This article looks at the 123rd Outram’s Rifles, an Indian infantry regiment and will help you research those who served with it during the First World War. I have written a separate article about the short-lived 2nd Battalion 123rd Outram’s Rifles and a series of guides to help you research soldiers who served in the Indian Army during the war. To view the guides click on the link below:
The 123rd Outram’s Rifles in the First World War
Lineage: ”Raised, in 1820, to a considerable extent from men who had served at the battle of Kirkee in the disbanded Dapuri Battalion (Peishwa’s service) under Major Ford, Madras Army, and was originally designated the 1st Battalion, 12th Regiment of Bombay Native Infantry”. Indian Army List, October 1914. Then the 23rd Regiment of Bombay Native Infantry in 1824, the 23rd Regiment of Bombay Native (Light) Infantry in 1841, the 23rd Regiment of Bombay (Light) Infantry in 1885, then unauthorisedly designated the 2nd Battalion, Bombay Rifle Regiment in 1889 its title was corrected to the 23rd Regiment (2nd Battalion, Rifle Regiment) of Bombay Infantry in 1889. Then the 23rd Bombay Rifles in 1901, the 123rd Outram’s Rifles in 1903 and the 4th Battalion Rajputana Rifles in 1922.
Composition of the Regiment in 1914: 4 Companies of Rajputana Jats, 2 Companies of Rajputana Rajputs and 2 Companies of Punjabi Musalmans. 1919: 2 Companies of Rajputana Jats, 1 Company of Rajputana Rajputs and 1 Company of Punjabi Musalmans.
Location in July 1914: The 123rd Outram’s Rifles was stationed at Manipur (India) having arrived from Bhamo, Burma (Kachin, Myanmar) on 23rd December 1913.
The 123rd Outram’s Rifles was stationed at Manipur (now a state in the northeast of present-day India, close to Burma) in August 1914. The Regiment had been inspected earlier in the year by Lieutenant-Colonel C. W. Somerset, 48th Pioneers who reported:
Turn-out: Very satisfactory.
Efficiency in drill: Very satisfactory.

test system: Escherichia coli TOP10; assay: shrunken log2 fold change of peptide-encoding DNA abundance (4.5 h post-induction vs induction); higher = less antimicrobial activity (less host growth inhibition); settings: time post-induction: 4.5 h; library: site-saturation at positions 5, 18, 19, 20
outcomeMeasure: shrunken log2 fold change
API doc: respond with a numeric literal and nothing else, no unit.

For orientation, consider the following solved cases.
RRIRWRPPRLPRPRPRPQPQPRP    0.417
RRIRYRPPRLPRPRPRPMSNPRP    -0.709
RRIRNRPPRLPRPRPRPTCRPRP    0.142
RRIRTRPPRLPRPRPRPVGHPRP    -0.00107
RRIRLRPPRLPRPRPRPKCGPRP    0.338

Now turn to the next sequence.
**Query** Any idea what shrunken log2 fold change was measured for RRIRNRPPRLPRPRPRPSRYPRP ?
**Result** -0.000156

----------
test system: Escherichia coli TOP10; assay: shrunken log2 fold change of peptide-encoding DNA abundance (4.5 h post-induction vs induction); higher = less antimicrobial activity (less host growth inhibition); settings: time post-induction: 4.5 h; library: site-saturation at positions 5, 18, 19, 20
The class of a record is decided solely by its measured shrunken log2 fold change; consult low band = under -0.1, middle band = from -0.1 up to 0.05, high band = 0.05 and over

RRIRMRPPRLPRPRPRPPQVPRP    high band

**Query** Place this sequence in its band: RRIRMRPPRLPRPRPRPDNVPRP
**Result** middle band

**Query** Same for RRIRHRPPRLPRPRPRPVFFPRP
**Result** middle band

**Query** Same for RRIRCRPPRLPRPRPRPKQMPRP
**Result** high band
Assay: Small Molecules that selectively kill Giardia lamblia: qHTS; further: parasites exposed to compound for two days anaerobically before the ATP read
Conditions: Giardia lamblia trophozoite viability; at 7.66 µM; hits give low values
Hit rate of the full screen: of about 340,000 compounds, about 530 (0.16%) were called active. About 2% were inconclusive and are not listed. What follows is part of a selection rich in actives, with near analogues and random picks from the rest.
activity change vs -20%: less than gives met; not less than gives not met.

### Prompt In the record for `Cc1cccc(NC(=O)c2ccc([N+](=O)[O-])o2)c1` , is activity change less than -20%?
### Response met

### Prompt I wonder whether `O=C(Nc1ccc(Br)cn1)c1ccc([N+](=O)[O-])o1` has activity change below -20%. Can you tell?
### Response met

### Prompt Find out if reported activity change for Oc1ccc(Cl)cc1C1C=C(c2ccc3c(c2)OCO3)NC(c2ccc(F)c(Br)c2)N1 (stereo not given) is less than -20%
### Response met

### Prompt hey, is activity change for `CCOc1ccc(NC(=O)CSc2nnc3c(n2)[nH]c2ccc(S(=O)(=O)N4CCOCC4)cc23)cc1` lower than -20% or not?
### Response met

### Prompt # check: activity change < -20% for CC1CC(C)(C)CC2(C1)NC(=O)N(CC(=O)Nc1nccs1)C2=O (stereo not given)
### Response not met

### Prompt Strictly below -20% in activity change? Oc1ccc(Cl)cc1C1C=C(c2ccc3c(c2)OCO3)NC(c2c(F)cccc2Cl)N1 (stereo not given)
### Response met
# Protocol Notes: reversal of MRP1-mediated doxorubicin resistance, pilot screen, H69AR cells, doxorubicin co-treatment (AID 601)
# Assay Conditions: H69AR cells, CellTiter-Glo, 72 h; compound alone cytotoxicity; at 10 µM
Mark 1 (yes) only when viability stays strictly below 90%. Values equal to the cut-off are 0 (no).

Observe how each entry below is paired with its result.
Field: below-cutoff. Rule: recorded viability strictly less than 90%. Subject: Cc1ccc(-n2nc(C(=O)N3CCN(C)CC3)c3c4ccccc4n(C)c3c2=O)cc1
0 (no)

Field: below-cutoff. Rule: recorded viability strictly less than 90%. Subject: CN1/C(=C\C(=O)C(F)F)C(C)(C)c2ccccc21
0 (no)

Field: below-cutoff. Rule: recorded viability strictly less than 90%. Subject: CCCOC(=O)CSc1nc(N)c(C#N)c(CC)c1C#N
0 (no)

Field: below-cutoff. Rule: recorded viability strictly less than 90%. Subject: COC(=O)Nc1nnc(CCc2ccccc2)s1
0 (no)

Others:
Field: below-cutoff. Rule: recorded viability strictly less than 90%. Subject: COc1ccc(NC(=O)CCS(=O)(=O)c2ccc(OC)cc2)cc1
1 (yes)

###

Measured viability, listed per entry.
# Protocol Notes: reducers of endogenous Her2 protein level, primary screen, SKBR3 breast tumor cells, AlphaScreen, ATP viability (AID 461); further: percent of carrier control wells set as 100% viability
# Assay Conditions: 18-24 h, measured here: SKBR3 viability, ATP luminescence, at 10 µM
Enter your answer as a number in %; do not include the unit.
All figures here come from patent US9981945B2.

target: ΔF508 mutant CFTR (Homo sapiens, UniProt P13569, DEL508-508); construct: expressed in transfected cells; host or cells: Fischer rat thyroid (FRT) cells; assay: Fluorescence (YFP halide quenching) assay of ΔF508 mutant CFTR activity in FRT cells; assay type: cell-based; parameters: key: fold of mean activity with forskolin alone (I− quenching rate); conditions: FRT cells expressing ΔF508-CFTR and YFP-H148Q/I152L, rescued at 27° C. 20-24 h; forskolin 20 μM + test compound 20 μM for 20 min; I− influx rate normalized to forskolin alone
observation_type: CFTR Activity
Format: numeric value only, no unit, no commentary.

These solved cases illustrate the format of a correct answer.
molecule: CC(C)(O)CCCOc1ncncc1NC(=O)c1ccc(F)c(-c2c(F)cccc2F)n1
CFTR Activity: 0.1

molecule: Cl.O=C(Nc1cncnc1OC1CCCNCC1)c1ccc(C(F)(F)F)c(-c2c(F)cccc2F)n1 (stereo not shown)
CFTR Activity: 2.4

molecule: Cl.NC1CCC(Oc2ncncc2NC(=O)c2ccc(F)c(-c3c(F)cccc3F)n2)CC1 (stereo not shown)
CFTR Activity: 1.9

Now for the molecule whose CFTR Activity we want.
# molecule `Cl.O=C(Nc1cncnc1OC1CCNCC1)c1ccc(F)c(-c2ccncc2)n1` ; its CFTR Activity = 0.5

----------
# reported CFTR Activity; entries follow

Equipment: Complete and serviceable.
Personnel: The British officer are active intelligent and very keen. The Indian officers are a fine lot of men, and know their work. The rank and file are very fit and active.
Recruits: Satisfactory. Of prescribed classes.
General efficiency: All officers, British and India, were tested in the practical handling of their men with satisfactory results. The individuality and independence of action of all ranks is properly encouraged. The regimental system is directed to maintain the men in health, comfort and efficiency. The war training is thorough. A well commanded regiment-efficient.
Fitness for active service: Fit for service.
Confidential review reports on Indian Army units for 1913-1914: IOR/L/MIL/7/17023.
While the 123rd Outram’s Rifles remained in India for the first two years of the war, it did provide drafts to other regiments including the 24th Punjabis and 125th Napier’s Rifles. Captain Kenneth Buchanan McKenzie was one of the officers who served with another regiment being attached to the 58th Vaughan’s Rifles in France. In his confidential report for 1913-14, his commanding officer described McKenzie as:
Entirely reliable, energetic and capable officer. Has not passed Musketry. Recommended for promotion in due course. Has not passed for promotion. Rides and speaks Hindustani well. On the staff college list.